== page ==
Typically Canada and the US have more stringent pesticide laws than other countries, but produce from those countries can still come in.
If pesticide use on your food is a concern of yours, where your food comes from is very important.
Food for thought.

Todays baskets also had broccoli in one form or another. Some of the broccoli was Piricicaba with a nice long stem, some was Spigiarello without a head, and some was good old broccoli side shoots.
There were also onions, carrots, radishes, greens for braising (mustards and chard), lettuces and likely something else I can't remember.

Here's an idea for those carrots...and tops!

Carrot Top Soup
(Adapted from Deborah Madison's Local Flavors)

1 bunch of carrots, tops included (about six 6-inch carrots)
2 tablespoons unsalted butter 
2 large leeks or onions
2 tablespoons fresh thyme
2 tablespoons fresh dill 
3 tablespoons rice
6 cups vegetable stock 
) Salt and pepper to taste

Pull or pluck the lacy leaves of the carrots greens off their stems. (You should have between 2 and 3 cups, loosely packed.)
Finely chop the carrots, carrot tops, leeks, thyme, and dill in a food processor. Melt the butter in a soup pot.
Add the vegetable and herb mixture. Cook for several minutes stirring a few times to prevent sticking, then season with 11⁄2 teaspoons salt. Add the rice and stock to the pot.
Bring to a boil and simmer until the rice is cooked, 16 to 18 minutes. Taste for salt and season with pepper. Serve immediately.

For a totally creamy version: Remove soup from the heat and use an immersion blender to puree the soup. This creamy version is good at room temperature.

For a creamy/chunky version: Remove the soup from the heat and place half of it in a heat safe bowl. Puree the remaining soup in the pot with an immersion blender and then add back the soup reserved in the bowl. This is best served warm.
Makes about 2 quarts of soup.


30 Days On My Small Farm - Day 11 (Thanks!)

I recognize fully that I missed writing on my blog yesterday and failed in my attempt to write for 30 days in a row.
Jo's post counts for a lot I know though!
On we go here without skipping a beat...
Happy Thanksgiving.
And thanks...

...for the wonderful memories girls

.... inspiring friends I've met
..friends who need me as I need them


...the chance to do what I love
I have so much to be grateful for....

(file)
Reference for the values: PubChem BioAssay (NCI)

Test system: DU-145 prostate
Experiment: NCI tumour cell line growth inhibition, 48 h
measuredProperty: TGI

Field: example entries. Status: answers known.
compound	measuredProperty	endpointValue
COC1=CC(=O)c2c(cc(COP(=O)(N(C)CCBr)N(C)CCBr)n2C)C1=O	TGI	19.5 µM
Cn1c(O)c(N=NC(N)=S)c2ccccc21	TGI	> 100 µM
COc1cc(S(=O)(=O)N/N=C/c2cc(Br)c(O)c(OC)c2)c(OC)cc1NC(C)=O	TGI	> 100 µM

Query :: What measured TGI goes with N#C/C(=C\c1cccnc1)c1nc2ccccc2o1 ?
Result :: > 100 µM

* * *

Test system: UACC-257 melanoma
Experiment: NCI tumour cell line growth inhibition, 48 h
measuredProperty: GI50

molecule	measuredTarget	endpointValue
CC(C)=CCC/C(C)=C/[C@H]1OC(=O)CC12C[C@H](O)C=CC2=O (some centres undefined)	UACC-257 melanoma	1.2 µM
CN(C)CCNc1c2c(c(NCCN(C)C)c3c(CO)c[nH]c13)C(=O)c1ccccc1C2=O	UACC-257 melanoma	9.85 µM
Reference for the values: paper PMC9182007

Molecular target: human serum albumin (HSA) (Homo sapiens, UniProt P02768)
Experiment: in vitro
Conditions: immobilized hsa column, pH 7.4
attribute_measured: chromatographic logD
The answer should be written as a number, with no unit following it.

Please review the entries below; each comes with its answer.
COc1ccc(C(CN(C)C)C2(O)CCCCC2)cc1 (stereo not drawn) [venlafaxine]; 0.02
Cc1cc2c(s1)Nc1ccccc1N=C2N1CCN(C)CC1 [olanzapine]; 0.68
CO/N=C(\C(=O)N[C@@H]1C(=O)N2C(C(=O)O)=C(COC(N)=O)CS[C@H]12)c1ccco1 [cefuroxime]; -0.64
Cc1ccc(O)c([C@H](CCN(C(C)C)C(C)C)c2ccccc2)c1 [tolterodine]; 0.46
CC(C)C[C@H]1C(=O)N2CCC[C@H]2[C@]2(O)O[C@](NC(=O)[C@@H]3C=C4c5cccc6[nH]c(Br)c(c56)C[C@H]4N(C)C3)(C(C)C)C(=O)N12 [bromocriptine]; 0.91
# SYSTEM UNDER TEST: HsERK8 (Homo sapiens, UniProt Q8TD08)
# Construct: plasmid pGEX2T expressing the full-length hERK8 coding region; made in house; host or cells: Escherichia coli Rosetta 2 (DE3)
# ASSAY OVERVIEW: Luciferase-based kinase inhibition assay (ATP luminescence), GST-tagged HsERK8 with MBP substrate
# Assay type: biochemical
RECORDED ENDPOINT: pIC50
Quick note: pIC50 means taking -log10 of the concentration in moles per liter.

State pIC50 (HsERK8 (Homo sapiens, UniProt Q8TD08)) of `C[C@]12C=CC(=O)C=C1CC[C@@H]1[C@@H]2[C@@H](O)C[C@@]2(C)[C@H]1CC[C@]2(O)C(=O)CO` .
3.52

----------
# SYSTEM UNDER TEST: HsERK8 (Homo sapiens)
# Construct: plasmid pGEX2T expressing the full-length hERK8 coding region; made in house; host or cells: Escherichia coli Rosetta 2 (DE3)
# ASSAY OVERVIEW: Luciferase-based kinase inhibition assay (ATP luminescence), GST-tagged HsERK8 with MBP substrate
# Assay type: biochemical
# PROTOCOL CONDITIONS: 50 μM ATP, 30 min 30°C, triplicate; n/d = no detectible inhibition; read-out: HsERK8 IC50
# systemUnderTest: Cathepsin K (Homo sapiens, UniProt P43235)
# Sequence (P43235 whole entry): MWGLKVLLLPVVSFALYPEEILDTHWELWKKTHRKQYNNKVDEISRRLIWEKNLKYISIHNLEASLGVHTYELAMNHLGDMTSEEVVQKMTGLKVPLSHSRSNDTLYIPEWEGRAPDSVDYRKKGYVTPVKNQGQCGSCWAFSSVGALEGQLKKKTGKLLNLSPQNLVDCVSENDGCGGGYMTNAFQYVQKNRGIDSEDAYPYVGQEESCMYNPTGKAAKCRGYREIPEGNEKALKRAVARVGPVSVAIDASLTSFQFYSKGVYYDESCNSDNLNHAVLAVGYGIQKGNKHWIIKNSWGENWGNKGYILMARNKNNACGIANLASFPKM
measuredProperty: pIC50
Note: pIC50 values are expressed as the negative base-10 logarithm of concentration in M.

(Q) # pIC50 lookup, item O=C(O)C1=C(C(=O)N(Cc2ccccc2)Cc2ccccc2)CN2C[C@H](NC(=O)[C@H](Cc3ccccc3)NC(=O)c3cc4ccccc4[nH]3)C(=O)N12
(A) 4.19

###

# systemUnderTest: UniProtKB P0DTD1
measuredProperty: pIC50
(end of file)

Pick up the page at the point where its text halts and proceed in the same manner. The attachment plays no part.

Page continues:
I am!


Guest Post-Jo Shares The Abundance

What happened to the summer season?  Both my CSA summer season and the *actual* summer season?  A friend came and helped me take the enormous window air conditioner out today, and I'm under several blankies right now contemplating turning the heat on or at least plugging in the electric blanket.

I spent what felt like all of August and September sick.  I work for a school board, so I usually catch whatever's going around, and then usually it lands in my lungs and escalates to bronchitis.  I also got a sinus infection which was new to me, and I have newfound compassion for anyone who suffers from them, or migraines, or any head pain of any fashion.  Since my birthday in August, I'd been 40 for 65 days and sick for 27 of them.  I was sick of being sick.  And my forties were looking to kind of suck.  LOL

Through it all, I did manage to get an extra bushel of tomatoes from Linda and I "did the sauce".  I'd only ever done that once before.  It's a large job.  My friend Marilyn sent me a short email saying, "Put a sheet on the floor before you start!" and did I listen?  No.  I also didn't wear an apron.  I don't know what I was thinking.  But I managed to go through what felt like hundreds of tomatoes... tiny ones to huge ones -- blanching, peeling, then simmering for hours.  I added tons of Linda's basil, too, and it came out divine.  Once it all reduced in the pots, I wound up with a scant three litres (wow) but I'm saving at least one of those for a cold January night when I want to remember those juicy heirlooms from Summer '012.  :)

At one point there while I was ailing, I couldn't get my sister's half of the CSA basket delivered to her in a timely fashion.  I think I spent that whole week in bed anyhow, and I didn't even touch the basket.  It was in my fridge in the same state Linda had given it to me.  When the second one arrived, it became apparent I wasn't going to get her half to her that week either, and suddenly I was SWIMMING in veggies.  I am allergic to peppers, and if you read this blog with any frequency, you know Linda had a bumper crop of peppers, so I was in a bit of a quandary.  My sister texted me to find a home for them before they went bad... maybe give them to my colleagues.

So I took from the baskets what I would eat (daaaammmn I will never ever ever get sick of organic cabbage) and made up a basket to give away.  I got to work and overturned it on a huge platter and put a sign on it.  "Free organic Heirloom vegetables.  From Tree & Twig Farm, Wellandport ON  HELP YOURSELF".  I'm not in an office all day, but I was there for the first hour, and put the all call out.  It was kind of funny.  Some of my coworkers LOVE this sort of thing.  There was a huge buzz over the table while people pondered what *that* was (I suspected tomatillo).  Then there were a few coworkers who'd never seen anything like that before in their lives.  One asked what "heirloom" meant.  He thought it meant old, and thought the veggies were *actually* old.  Ahem.  Another guy quickly glanced at the bounty and muttered, "What's with all the mutant vegetables?"

I work with all sorts, it would appear.

But I don't judge.  It's true.  Most people have never seen stuff outside of the frankenclones they see on their grocery shelves.  I explained to one coworker that the reason it all looks the same in the stores is it's genetically modified to be that way.  Heirloom organic is the way nature intended... sometimes imperfect, sometimes small, sometimes twisted or weirdly shaped.  But ALWAYS delicious.